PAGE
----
This will be the first in a series of posts about the significant demographic groups that will play a critical role in the election of 2012. These numbers are drawn from aggregating six polls taken by JZ Analytics since January 2012. I have combined the data to represent a total sample of 4500 likely voters.
The Private Generation 1926-1945
This is not your grandfather's senior citizen - not those with memories of the Great Depression and inspired by FDR. This is the most conservative of all age groups. While my polling shows all voters favoring the Democratic candidate for Congress in their district over the Republican candidate 40% to 37%, The Privates tilt for the Republican 56% to only 27%. Only 28% grant President Obama a positive job rating.
Many factors spell out why they are conservative, but the demographics are clear: while 74% of all likely voters are white , 88% of Privates are white. Only 1% are Hispanic, 8% are African American, and .5% are Asian Pacific. The Privates clearly represent an America that demographically no longer exists.
The Woodstockers, 1946-1964
If the Private Generation is leading the way in redefining the age of "encore living", Woodstockers are not ready to give it up. This is the first cohort where one million will reach the age of 100 and are determined to make the rest of their lives really count. Woodstockers will revolutionize both non-governmental agencies and workplace with skills and experience.
Four in five (80%) are white, only 5% are Hispanic and 10% African American, just 2% Asian Pacific. Woodstockers have one foot planted in two different cultures: origins in an older America and parents of America's First Global Citizens, American's twenty-somethings, who they have enabled and imparted. By 43% to 40%, they prefer Governor Mitt Romney over President Obama, however they are more likely to be Democrats (39%) than Republicans (34%).
The Nikes (1965-1978)
This age cohort came into its own in a world where everything was falling apart all at once. And the burden was on them, from a young age, to rely on themselves, to make something happen, to "just do it". This is the Nike Generation. They do not like government and they are libertarian. While they tend to be slightly more Democrat in their party identification than Republican (37% to 33%), by a factor of almost two to one (43% to 24%) they are more likely to call themselves "conservative" than "liberal". But the essence of their conservatism is not to be intrusive fundamentalists; rather it is to not have anyone or anything (government, politicians , religion, corporation, the Boy Scouts, whatever) tread on them and their rights. Nikes are on the cusp of the new America: 73% are white - about the national average of national likely voters -- 13% are Hispanic, 9% are African American and 3% are Asian Pacific. They are just old enough to look into the mirror and see the "us" of the future. They also are more likely to be Democrats 38% to 33%, but prefer Mr. Obama 45% to Mr. Romney's 38%.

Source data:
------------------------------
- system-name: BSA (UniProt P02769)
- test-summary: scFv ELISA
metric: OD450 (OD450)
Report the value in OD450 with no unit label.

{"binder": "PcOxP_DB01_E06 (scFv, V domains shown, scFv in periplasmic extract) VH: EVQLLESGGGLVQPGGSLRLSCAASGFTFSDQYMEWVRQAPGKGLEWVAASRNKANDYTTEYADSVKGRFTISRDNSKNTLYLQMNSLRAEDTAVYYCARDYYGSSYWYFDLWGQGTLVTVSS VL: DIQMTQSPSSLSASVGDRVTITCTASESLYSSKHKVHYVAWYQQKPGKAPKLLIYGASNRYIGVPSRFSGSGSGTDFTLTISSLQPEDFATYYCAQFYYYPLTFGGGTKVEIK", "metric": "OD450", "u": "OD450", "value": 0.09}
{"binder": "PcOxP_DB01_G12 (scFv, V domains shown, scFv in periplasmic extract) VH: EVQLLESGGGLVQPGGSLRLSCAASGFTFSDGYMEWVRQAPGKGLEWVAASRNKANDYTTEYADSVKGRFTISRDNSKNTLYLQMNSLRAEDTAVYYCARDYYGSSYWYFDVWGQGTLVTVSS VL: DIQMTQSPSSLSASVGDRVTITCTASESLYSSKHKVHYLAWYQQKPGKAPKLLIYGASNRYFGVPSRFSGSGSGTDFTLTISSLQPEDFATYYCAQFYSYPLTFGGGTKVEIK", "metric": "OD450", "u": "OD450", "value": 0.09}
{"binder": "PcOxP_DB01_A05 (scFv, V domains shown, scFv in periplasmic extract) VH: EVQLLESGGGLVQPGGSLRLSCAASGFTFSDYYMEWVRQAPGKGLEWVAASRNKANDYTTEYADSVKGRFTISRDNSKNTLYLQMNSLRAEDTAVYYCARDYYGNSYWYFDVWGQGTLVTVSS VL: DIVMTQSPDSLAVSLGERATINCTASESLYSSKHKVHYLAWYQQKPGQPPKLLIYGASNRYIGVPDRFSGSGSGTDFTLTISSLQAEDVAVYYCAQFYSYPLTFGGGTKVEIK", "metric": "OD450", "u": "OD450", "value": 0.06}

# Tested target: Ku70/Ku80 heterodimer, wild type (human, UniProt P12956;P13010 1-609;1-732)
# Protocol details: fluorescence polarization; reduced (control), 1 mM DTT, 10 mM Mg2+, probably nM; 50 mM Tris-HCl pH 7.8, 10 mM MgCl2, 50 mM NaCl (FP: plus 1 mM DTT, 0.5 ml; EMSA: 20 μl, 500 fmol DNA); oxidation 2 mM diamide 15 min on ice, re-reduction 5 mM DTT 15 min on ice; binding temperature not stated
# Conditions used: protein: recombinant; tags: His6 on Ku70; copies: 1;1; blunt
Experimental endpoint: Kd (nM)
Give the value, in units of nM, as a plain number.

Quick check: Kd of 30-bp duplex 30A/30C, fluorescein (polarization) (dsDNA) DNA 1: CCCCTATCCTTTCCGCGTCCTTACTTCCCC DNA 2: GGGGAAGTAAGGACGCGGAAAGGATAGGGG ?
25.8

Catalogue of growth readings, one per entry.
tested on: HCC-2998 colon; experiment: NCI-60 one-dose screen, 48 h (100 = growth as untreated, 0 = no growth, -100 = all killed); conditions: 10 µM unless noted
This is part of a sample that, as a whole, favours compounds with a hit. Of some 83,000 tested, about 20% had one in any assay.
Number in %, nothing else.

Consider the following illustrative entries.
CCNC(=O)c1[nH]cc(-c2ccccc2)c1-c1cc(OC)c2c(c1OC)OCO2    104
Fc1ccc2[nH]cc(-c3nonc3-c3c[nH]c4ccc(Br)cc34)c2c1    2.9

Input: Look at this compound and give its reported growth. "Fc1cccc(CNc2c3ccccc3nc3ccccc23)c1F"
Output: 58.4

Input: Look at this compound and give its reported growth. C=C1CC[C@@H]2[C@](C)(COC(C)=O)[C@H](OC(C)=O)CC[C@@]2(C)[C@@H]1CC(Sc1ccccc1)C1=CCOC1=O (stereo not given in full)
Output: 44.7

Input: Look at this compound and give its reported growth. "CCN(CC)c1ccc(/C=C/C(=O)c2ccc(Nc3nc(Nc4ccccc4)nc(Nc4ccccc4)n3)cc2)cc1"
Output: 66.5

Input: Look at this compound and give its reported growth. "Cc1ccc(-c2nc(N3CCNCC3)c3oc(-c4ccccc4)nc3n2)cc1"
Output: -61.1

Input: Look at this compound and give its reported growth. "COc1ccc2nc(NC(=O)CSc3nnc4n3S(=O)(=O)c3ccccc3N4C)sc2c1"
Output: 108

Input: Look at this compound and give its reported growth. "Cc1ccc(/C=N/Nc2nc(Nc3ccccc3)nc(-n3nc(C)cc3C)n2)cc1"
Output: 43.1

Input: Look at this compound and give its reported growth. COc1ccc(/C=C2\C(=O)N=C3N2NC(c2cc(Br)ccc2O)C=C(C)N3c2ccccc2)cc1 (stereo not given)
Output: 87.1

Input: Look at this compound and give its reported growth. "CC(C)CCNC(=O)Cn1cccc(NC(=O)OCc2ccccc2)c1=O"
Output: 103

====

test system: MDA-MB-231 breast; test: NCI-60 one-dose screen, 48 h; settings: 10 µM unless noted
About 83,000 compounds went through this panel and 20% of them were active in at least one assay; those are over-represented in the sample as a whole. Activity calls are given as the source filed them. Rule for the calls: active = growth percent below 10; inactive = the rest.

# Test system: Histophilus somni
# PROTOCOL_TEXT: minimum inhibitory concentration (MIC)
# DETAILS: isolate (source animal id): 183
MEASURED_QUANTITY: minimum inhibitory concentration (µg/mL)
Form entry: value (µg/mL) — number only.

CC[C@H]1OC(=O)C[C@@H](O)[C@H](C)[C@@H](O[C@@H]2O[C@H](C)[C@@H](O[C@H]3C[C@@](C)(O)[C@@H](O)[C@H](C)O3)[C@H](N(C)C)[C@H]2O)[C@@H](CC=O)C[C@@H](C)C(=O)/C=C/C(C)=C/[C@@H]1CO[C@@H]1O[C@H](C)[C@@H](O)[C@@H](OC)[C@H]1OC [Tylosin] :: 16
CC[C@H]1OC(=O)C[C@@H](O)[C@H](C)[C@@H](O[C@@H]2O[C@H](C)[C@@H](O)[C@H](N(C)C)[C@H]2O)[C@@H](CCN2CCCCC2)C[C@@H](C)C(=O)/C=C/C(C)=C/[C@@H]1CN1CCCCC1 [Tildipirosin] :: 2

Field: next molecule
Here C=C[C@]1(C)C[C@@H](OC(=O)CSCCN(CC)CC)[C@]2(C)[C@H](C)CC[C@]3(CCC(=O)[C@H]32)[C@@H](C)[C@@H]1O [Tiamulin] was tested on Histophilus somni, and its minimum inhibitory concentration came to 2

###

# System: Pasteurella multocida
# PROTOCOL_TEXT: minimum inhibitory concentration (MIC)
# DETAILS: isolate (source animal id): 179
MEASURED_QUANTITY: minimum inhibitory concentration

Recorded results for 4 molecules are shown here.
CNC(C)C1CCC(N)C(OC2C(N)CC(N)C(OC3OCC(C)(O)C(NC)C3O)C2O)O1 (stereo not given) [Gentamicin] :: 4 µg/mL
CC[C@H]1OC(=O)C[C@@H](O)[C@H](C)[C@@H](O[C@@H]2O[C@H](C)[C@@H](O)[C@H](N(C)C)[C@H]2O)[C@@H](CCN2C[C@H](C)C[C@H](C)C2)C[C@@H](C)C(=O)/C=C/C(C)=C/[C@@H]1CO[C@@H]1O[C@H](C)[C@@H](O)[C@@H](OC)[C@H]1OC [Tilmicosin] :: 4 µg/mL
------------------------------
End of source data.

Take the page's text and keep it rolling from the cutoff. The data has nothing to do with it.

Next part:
The First Globals (1979-1993)
It is easy to see why First Globals are different. Only 61% identify themselves as white in our surveys - 13 points fewer than the national as a whole-- 17% are Hispanic, 15% are African American, and 6% Asian Pacific. They are the age group most likely to have a passport (58%) - 7 points higher than Nikes, 21 points higher than Woodstockers, and 11 points higher than Privates. They are far more likely than any of the others to call themselves "liberal" (38%) - that is 14 points more than Nikes, 19 points more than Woodstockers, and 24 points more than Privates. And they look to be the most reliably Democrat - 44% -- while only 26% say they are Republican.
The terrorist attacks against the U.S. in 2001 did not turn this group inward. Rather it piqued their interest in other people. Through technology they had already been living in a world exposing them to global brands, fashion, and music. They were the beneficiaries of attendance in multi-cultural schools. They were more likely to play soccer than Little League. How do we go to war against people who listen to the same music and dress the same way? They are the least likely of any age cohort to feel that American culture is inherently superior to the cultures of Latin America, the Arab World, Asia, and Africa. And they elected a president in 2008 who they had told me in late 2004 (when he was merely a state senator and a U.S. Senator-elect) "looks just like us".